Space

Deep Space Industries plans first private asteroid landing as mining prelude

Prospector-1 could be the world's first private interplanetary mission
Prospector-1 could be the world's first private interplanetary mission
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Diagram of the Prospector-1 mission
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Diagram of the Prospector-1 mission
Prospector-1 could be the world's first private interplanetary mission
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Prospector-1 could be the world's first private interplanetary mission

Deep Space Industries (DSI) today announced that it will conduct what it claims is the world's first commercial interplanetary mining mission. In conjunction with the government of Luxembourg, the Silicon Valley-based company is planning to launch an unmanned spacecraft called Prospector-1 to intercept, survey, and land on a near-Earth asteroid as a prelude to space mining operations.

According to DSI, Prospector-1 is meant to be a low-cost mission. Exactly how low cost won't be disclosed, but a company white paper (PDF) places it in the tens of millions of dollars. Weighing only 50 kg (110 lb) fully fueled, the spacecraft is designed to be launched as a secondary payload into low-earth orbit from where it will be sent into deep space by an integrated booster stage.

The purpose behind the mission is to demonstrate that private industry has the capability to mount an interplanetary mission with, in this case, the objective of rendezvousing with a near-Earth asteroid, mapping it, identifying commercially viable amounts of minerals with an emphasis on water and carbon dioxide, and effecting a landing to assess the asteroid's physical characteristics and "diggability." The results of these findings will be used to plan actual mining operations.

In keeping the budgetary considerations mission, Prospector-1 is a relatively simple, low-cost craft standing about 50 cm (20 in) tall, excluding its landing legs. Its hexagonal architecture holds solar panels, radiation-hardened avionics, tracking sensors, attitude control systems, image camera, neutron spectrometer, and instrumented landing legs housing a magnetometer and gravimeter.

Propulsion for Prospector-1 is DSI's proprietary Comet thrusters, which use water vapor superheated to 1,000° C (1,800° F) to produce about 200 seconds of specific impulse. According to the designers, using water as a propellant is not only cheap, but also greatly reduces the dangers of explosion or corrosion. In addition, using water will greatly simplify the problems of refueling in future missions.

Diagram of the Prospector-1 mission
Diagram of the Prospector-1 mission

DSI says that Prospector-1 will build on the results of its Prospector-X orbital technology demonstrator and HawkEye 360 constellation of Earth-orbit prospecting microsatellites, both of which will launch before Prospector-1. The Prospector-X mission is scheduled to launch in 2017, while a Prospector-1 launch is penciled in for sometime before the end of the decade. In the meantime, the Prospector platform is available for private and government customers looking to develop their own low-cost missions.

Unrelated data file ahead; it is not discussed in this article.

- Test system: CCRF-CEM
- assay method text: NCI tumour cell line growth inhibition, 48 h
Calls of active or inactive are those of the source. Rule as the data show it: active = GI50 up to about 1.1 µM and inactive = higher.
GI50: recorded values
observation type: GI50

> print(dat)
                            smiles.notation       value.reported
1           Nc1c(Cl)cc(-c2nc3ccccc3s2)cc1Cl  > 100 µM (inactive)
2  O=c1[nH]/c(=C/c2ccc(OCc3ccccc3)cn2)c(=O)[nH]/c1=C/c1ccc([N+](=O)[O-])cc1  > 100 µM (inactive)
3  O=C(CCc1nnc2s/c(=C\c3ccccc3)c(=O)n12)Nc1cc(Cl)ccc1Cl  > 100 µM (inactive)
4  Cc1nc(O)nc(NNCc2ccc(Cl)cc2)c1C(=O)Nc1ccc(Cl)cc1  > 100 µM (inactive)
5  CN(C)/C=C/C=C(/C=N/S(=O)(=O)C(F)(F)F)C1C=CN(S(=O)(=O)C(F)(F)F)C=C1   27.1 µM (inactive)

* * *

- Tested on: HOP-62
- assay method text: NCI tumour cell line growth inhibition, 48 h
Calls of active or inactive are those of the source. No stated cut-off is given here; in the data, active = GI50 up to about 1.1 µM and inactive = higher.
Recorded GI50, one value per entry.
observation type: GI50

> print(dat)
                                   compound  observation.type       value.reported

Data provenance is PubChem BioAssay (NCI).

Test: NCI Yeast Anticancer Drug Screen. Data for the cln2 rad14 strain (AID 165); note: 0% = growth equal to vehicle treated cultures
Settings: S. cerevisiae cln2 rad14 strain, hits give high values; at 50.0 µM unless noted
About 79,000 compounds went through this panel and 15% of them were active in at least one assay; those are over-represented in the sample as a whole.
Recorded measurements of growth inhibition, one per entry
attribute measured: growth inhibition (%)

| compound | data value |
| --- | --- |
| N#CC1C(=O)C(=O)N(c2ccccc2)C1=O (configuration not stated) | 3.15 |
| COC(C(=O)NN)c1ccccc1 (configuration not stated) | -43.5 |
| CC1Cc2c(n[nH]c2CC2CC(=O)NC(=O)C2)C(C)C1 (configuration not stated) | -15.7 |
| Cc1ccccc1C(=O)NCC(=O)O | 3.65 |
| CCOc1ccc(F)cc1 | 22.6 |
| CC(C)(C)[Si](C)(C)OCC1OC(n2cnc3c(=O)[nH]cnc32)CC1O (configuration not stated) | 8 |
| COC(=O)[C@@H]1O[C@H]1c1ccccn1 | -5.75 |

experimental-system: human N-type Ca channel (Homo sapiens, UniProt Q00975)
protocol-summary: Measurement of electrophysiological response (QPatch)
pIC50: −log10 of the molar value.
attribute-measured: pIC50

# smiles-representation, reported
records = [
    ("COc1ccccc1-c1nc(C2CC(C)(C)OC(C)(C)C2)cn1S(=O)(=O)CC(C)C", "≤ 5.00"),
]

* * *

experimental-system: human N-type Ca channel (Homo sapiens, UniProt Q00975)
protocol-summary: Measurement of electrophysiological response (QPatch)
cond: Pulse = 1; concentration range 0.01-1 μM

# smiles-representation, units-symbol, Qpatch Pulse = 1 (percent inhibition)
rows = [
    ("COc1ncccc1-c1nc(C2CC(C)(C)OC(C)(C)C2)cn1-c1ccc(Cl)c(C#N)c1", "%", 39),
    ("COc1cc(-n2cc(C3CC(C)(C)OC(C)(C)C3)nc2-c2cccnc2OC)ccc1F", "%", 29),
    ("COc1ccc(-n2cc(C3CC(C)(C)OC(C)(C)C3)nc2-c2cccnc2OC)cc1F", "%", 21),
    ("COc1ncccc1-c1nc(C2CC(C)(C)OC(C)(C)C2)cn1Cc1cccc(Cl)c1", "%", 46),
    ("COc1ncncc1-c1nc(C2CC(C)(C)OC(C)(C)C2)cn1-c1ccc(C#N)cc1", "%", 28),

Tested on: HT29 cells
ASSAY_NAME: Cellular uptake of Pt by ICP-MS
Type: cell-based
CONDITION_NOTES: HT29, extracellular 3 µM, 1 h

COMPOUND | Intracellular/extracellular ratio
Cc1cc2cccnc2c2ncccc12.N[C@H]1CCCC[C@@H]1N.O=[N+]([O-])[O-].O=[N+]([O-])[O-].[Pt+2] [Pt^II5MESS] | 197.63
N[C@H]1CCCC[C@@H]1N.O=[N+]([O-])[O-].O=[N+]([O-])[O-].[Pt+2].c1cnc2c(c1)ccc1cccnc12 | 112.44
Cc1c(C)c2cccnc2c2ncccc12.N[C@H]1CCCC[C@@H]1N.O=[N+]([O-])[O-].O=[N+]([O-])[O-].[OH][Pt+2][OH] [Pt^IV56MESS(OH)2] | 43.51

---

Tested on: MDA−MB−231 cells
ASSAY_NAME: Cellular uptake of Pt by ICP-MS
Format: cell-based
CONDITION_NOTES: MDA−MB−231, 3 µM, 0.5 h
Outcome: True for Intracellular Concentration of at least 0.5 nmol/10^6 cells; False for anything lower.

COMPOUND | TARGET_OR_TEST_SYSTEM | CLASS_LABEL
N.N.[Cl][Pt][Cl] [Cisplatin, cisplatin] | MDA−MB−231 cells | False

"During the next decade, we will begin the harvest of space resources from asteroids," says Daniel Faber, CEO of Deep Space Industries. "We are changing the paradigm of business operations in space, from one where our customers carry everything with them, to one in which the supplies they need are waiting for them when they get there."

Source: Deep Space Industries

3 comments
Bob Flint
Although the propellant system uses water, you still need energy to heat it, and once it's pressurized steam (water expanding ) at just above 100 degrees C small spurts would be enough to puff it along. More of a challenge is finding the "right" asteroid, then catch up with it, land and confirming, that you've found worthwhile material to exploit. Then as the years go by (because of the vast distance involved) sending a mining vehicle back to same asteroid, land, dig, collect, & return with the booty, in a time frame that can be of use to those individuals that wish to profit in their lifetime...Trying to haul back an asteroid large enough is the same problem as trying to deflect one that is destined to destroy us..
MichiganDave
Somewhere Robert A. Heinlein is smiling at this.
CharlieSeattle
Deep Space Mining will be a cover someday for a military near-Earth asteroid attack on enemy earth targets below. Prepare your defense skills by practicing now... Asteroids was one of the earliest video games (released in 1979) and was simply mind blowing at the time. Its vector based graphics system put it way ahead of its time. (Battlezone and Star Wars were other games to use this approach a couple of years later). The game play and physics are superb, it's a cult classic. You can relive this amazing game here... in stunning full screen! http://www.freeasteroids.org/welcome/
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